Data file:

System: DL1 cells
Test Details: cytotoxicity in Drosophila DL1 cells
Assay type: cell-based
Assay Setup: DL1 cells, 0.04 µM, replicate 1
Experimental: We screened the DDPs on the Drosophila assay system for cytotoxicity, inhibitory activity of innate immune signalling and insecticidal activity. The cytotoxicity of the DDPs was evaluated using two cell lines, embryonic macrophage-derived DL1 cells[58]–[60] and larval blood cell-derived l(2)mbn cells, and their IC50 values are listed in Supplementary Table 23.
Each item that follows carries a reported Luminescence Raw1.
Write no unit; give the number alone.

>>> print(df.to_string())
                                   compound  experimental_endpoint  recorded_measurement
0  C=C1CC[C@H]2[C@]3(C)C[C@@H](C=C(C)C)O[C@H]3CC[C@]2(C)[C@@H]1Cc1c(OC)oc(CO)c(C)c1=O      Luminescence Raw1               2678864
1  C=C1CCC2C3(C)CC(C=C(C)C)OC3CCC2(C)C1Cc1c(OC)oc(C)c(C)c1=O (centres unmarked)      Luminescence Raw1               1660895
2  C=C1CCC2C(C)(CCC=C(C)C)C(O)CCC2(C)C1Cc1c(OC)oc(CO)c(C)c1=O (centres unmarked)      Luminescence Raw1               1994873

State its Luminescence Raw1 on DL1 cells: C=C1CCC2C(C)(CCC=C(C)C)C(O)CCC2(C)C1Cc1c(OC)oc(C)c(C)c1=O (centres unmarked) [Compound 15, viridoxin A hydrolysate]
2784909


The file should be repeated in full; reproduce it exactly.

System: DL1 cells
Test Details: cytotoxicity in Drosophila DL1 cells
Assay type: cell-based
Assay Setup: DL1 cells, 0.04 µM, replicate 1
Experimental: We screened the DDPs on the Drosophila assay system for cytotoxicity, inhibitory activity of innate immune signalling and insecticidal activity. The cytotoxicity of the DDPs was evaluated using two cell lines, embryonic macrophage-derived DL1 cells[58]–[60] and larval blood cell-derived l(2)mbn cells, and their IC50 values are listed in Supplementary Table 23.
Each item that follows carries a reported Luminescence Raw1.
Write no unit; give the number alone.

>>> print(df.to_string())
                                   compound  experimental_endpoint  recorded_measurement
0  C=C1CC[C@H]2[C@]3(C)C[C@@H](C=C(C)C)O[C@H]3CC[C@]2(C)[C@@H]1Cc1c(OC)oc(CO)c(C)c1=O      Luminescence Raw1               2678864
1  C=C1CCC2C3(C)CC(C=C(C)C)OC3CCC2(C)C1Cc1c(OC)oc(C)c(C)c1=O (centres unmarked)      Luminescence Raw1               1660895
2  C=C1CCC2C(C)(CCC=C(C)C)C(O)CCC2(C)C1Cc1c(OC)oc(CO)c(C)c1=O (centres unmarked)      Luminescence Raw1               1994873

State its Luminescence Raw1 on DL1 cells: C=C1CCC2C(C)(CCC=C(C)C)C(O)CCC2(C)C1Cc1c(OC)oc(C)c(C)c1=O (centres unmarked) [Compound 15, viridoxin A hydrolysate]
2784909